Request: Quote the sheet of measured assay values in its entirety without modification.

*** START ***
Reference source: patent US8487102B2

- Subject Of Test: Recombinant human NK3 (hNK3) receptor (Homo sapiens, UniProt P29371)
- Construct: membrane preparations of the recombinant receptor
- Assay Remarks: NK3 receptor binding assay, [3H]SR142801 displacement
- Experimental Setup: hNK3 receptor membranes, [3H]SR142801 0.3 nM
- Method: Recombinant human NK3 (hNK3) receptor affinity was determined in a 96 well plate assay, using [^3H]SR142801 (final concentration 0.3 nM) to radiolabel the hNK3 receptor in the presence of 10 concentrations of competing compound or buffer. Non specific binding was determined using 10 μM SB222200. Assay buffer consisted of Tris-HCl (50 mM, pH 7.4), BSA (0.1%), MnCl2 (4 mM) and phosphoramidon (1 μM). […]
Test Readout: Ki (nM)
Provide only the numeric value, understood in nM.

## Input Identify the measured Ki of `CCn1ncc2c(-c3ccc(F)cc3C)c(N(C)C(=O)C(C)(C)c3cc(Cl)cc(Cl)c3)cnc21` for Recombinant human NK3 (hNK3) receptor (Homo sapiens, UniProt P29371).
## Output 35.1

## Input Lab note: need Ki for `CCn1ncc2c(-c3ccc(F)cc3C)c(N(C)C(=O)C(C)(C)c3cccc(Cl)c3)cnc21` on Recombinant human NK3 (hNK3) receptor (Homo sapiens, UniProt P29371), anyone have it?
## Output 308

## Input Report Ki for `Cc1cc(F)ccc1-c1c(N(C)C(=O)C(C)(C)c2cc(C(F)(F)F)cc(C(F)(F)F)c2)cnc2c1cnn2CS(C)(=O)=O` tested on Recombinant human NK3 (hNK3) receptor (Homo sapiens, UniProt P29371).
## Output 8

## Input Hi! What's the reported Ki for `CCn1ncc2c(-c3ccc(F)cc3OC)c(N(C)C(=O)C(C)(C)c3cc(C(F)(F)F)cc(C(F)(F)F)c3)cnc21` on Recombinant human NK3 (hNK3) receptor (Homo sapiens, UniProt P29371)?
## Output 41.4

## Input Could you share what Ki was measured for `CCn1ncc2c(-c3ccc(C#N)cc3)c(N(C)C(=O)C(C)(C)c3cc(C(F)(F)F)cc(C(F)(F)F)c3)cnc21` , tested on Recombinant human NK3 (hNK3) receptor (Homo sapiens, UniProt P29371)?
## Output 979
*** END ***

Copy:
Reference source: patent US8487102B2

- Subject Of Test: Recombinant human NK3 (hNK3) receptor (Homo sapiens, UniProt P29371)
- Construct: membrane preparations of the recombinant receptor
- Assay Remarks: NK3 receptor binding assay, [3H]SR142801 displacement
- Experimental Setup: hNK3 receptor membranes, [3H]SR142801 0.3 nM
- Method: Recombinant human NK3 (hNK3) receptor affinity was determined in a 96 well plate assay, using [^3H]SR142801 (final concentration 0.3 nM) to radiolabel the hNK3 receptor in the presence of 10 concentrations of competing compound or buffer. Non specific binding was determined using 10 μM SB222200. Assay buffer consisted of Tris-HCl (50 mM, pH 7.4), BSA (0.1%), MnCl2 (4 mM) and phosphoramidon (1 μM). […]
Test Readout: Ki (nM)
Provide only the numeric value, understood in nM.

## Input Identify the measured Ki of `CCn1ncc2c(-c3ccc(F)cc3C)c(N(C)C(=O)C(C)(C)c3cc(Cl)cc(Cl)c3)cnc21` for Recombinant human NK3 (hNK3) receptor (Homo sapiens, UniProt P29371).
## Output 35.1

## Input Lab note: need Ki for `CCn1ncc2c(-c3ccc(F)cc3C)c(N(C)C(=O)C(C)(C)c3cccc(Cl)c3)cnc21` on Recombinant human NK3 (hNK3) receptor (Homo sapiens, UniProt P29371), anyone have it?
## Output 308

## Input Report Ki for `Cc1cc(F)ccc1-c1c(N(C)C(=O)C(C)(C)c2cc(C(F)(F)F)cc(C(F)(F)F)c2)cnc2c1cnn2CS(C)(=O)=O` tested on Recombinant human NK3 (hNK3) receptor (Homo sapiens, UniProt P29371).
## Output 8

## Input Hi! What's the reported Ki for `CCn1ncc2c(-c3ccc(F)cc3OC)c(N(C)C(=O)C(C)(C)c3cc(C(F)(F)F)cc(C(F)(F)F)c3)cnc21` on Recombinant human NK3 (hNK3) receptor (Homo sapiens, UniProt P29371)?
## Output 41.4

## Input Could you share what Ki was measured for `CCn1ncc2c(-c3ccc(C#N)cc3)c(N(C)C(=O)C(C)(C)c3cc(C(F)(F)F)cc(C(F)(F)F)c3)cnc21` , tested on Recombinant human NK3 (hNK3) receptor (Homo sapiens, UniProt P29371)?
## Output 979